In March, foldable bicycles will be allowed on board trains and buses during off-peak periods under a six-month trial. There will also be more and better bike parking, and cyclists will be able to access public transport via park connectors.
Chu Wa has been cycling to work for ages (read his well commented blog post here) and has always brought his foldable bike up the MRT as suggested by their CEO years ago. The bus bit though, is entirely new and pleasant news.
Let's hope it will be a positive six months.
Excerpt from the "Speech by Mr Raymond Lim, Minister for Transport, at the visit to Kim Chuan Depot, 25 January 2008, 9.00am." Singapore Government Media Release.
44 Cyclists are another group that we will facilitate. There is a growing interest in cycling, with more people cycling for recreation, or to get around the neighbourhood.
45 We invited some of them to our land transport review focus group discussions to see how we could better cater to their needs. Some cyclists asked for more bicycle stands around our bus and MRT stations. Others made the point that some foldable bicycles were not much bigger than prams, so why not allow them onboard our trains and buses?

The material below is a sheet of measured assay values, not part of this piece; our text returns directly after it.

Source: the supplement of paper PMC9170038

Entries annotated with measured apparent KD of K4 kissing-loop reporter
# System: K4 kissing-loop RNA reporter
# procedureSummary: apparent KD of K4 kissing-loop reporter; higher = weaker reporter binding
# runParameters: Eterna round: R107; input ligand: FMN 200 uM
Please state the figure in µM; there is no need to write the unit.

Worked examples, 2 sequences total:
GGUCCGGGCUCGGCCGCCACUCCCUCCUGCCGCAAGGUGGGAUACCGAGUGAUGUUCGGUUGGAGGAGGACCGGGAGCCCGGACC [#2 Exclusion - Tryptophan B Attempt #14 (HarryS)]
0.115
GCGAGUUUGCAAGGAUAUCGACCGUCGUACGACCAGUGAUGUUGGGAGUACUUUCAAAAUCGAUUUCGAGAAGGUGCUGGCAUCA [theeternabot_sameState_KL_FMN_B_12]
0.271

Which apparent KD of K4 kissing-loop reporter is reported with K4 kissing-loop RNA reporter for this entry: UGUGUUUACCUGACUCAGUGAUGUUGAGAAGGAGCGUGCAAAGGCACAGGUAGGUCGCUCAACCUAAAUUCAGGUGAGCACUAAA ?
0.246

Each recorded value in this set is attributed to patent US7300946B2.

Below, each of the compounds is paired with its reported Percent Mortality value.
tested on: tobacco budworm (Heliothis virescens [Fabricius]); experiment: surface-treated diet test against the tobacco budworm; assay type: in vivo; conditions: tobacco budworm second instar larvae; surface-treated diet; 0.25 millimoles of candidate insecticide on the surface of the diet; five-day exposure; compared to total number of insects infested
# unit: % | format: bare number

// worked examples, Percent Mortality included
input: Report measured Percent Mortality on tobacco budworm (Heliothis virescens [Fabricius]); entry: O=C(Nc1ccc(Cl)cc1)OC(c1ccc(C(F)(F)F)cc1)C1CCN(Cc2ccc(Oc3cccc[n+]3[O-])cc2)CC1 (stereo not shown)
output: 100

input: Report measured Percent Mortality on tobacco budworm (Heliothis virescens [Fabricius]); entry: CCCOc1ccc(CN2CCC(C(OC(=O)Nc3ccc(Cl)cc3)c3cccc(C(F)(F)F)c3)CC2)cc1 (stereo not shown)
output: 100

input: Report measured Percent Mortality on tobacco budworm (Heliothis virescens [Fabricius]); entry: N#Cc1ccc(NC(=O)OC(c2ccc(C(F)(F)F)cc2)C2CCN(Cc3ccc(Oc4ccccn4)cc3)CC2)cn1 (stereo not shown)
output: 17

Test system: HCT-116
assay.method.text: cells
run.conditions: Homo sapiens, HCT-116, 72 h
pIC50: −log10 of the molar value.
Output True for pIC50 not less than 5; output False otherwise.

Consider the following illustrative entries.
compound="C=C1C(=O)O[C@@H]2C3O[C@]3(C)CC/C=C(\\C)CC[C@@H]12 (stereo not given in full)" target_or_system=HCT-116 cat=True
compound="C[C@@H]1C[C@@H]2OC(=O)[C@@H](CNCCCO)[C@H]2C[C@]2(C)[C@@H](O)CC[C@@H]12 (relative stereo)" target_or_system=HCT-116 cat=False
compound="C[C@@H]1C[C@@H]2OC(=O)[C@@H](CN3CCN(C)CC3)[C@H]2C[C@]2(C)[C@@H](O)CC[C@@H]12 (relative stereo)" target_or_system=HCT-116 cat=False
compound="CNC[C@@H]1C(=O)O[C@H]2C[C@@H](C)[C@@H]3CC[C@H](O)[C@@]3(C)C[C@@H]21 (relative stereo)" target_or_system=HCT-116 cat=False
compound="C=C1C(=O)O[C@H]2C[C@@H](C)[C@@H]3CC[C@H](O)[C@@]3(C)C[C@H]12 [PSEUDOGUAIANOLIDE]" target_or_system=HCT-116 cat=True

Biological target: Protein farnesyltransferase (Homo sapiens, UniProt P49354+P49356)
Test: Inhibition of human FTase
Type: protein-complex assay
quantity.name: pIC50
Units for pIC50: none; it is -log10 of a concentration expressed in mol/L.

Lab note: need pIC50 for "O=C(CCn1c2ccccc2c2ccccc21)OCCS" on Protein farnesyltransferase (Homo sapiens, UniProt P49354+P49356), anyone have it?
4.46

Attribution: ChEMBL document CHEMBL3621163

46 Responding to this, LTA together with the public transport operators will launch a six-month trial from March 2008 to allow cyclists to carry their foldable bicycles on board trains and buses. LTA will also work with NParks and other agencies to leverage on the park connectors to enable cyclists to get to public transport interchanges more easily. Bicycle parking facilities at the MRT stations and bus interchanges in housing estates will be improved.
47 The cyclists also shared their ‘war stories’ and asked us to help improve safety on our roads. Following a pilot in Changi, LTA will put up signs to alert motorists to the presence of cyclists along frequently used cycling routes such as those in West Coast and Thomson from March 08. LTA and the Traffic Police have also started a trial to allow cycling on pedestrian footways in Tampines.
48 But at the end of the day, it is also an issue of mutual accommodation – for the motorists to look out for cyclists on the road; and for cyclists to have a care for pedestrians.